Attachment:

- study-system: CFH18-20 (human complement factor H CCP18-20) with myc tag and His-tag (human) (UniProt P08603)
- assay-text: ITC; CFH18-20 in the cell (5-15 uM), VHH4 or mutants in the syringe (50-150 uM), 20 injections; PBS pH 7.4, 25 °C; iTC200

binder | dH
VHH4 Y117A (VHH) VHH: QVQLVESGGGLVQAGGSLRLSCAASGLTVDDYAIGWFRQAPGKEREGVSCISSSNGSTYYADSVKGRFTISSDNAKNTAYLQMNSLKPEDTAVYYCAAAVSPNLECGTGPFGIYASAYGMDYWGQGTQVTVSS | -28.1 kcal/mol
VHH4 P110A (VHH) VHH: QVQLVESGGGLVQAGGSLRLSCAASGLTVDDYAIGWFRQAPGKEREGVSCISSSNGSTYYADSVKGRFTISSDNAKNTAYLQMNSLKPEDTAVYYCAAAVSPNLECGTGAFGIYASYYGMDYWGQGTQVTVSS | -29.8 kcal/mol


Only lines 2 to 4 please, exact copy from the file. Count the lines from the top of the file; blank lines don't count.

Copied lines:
- assay-text: ITC; CFH18-20 in the cell (5-15 uM), VHH4 or mutants in the syringe (50-150 uM), 20 injections; PBS pH 7.4, 25 °C; iTC200

binder | dH
VHH4 Y117A (VHH) VHH: QVQLVESGGGLVQAGGSLRLSCAASGLTVDDYAIGWFRQAPGKEREGVSCISSSNGSTYYADSVKGRFTISSDNAKNTAYLQMNSLKPEDTAVYYCAAAVSPNLECGTGPFGIYASAYGMDYWGQGTQVTVSS | -28.1 kcal/mol